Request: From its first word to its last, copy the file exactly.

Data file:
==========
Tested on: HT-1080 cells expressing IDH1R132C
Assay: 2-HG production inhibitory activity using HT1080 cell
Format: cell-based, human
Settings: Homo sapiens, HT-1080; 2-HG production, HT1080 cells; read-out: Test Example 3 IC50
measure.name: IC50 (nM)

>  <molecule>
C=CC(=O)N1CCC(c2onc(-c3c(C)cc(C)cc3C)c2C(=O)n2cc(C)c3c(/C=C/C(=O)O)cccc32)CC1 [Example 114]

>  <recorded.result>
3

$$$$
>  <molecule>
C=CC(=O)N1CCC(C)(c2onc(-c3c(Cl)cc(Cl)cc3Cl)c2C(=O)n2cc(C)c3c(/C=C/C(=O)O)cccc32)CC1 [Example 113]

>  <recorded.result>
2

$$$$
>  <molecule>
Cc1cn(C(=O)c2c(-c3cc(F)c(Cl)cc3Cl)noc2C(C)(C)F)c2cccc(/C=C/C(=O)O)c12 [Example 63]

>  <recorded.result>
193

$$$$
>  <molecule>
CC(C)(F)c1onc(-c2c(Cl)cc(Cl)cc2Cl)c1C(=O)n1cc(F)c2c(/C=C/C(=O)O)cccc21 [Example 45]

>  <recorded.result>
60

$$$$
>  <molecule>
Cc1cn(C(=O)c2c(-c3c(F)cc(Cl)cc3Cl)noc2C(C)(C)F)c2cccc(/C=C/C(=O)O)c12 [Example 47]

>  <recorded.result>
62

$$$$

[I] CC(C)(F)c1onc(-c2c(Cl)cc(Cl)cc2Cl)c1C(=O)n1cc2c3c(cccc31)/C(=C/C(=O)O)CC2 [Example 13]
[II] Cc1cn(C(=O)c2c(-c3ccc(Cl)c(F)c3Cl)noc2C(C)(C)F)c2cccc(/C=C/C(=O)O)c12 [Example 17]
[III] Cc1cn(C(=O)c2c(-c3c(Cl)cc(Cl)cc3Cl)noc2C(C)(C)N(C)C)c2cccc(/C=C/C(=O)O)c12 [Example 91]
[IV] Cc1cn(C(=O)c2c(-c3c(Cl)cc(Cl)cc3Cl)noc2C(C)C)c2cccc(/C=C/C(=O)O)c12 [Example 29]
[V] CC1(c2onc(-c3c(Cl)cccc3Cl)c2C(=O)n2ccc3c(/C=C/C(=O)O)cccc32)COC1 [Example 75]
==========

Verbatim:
Tested on: HT-1080 cells expressing IDH1R132C
Assay: 2-HG production inhibitory activity using HT1080 cell
Format: cell-based, human
Settings: Homo sapiens, HT-1080; 2-HG production, HT1080 cells; read-out: Test Example 3 IC50
measure.name: IC50 (nM)

>  <molecule>
C=CC(=O)N1CCC(c2onc(-c3c(C)cc(C)cc3C)c2C(=O)n2cc(C)c3c(/C=C/C(=O)O)cccc32)CC1 [Example 114]

>  <recorded.result>
3

$$$$
>  <molecule>
C=CC(=O)N1CCC(C)(c2onc(-c3c(Cl)cc(Cl)cc3Cl)c2C(=O)n2cc(C)c3c(/C=C/C(=O)O)cccc32)CC1 [Example 113]

>  <recorded.result>
2

$$$$
>  <molecule>
Cc1cn(C(=O)c2c(-c3cc(F)c(Cl)cc3Cl)noc2C(C)(C)F)c2cccc(/C=C/C(=O)O)c12 [Example 63]

>  <recorded.result>
193

$$$$
>  <molecule>
CC(C)(F)c1onc(-c2c(Cl)cc(Cl)cc2Cl)c1C(=O)n1cc(F)c2c(/C=C/C(=O)O)cccc21 [Example 45]

>  <recorded.result>
60

$$$$
>  <molecule>
Cc1cn(C(=O)c2c(-c3c(F)cc(Cl)cc3Cl)noc2C(C)(C)F)c2cccc(/C=C/C(=O)O)c12 [Example 47]

>  <recorded.result>
62

$$$$

[I] CC(C)(F)c1onc(-c2c(Cl)cc(Cl)cc2Cl)c1C(=O)n1cc2c3c(cccc31)/C(=C/C(=O)O)CC2 [Example 13]
[II] Cc1cn(C(=O)c2c(-c3ccc(Cl)c(F)c3Cl)noc2C(C)(C)F)c2cccc(/C=C/C(=O)O)c12 [Example 17]
[III] Cc1cn(C(=O)c2c(-c3c(Cl)cc(Cl)cc3Cl)noc2C(C)(C)N(C)C)c2cccc(/C=C/C(=O)O)c12 [Example 91]
[IV] Cc1cn(C(=O)c2c(-c3c(Cl)cc(Cl)cc3Cl)noc2C(C)C)c2cccc(/C=C/C(=O)O)c12 [Example 29]
[V] CC1(c2onc(-c3c(Cl)cccc3Cl)c2C(=O)n2ccc3c(/C=C/C(=O)O)cccc32)COC1 [Example 75]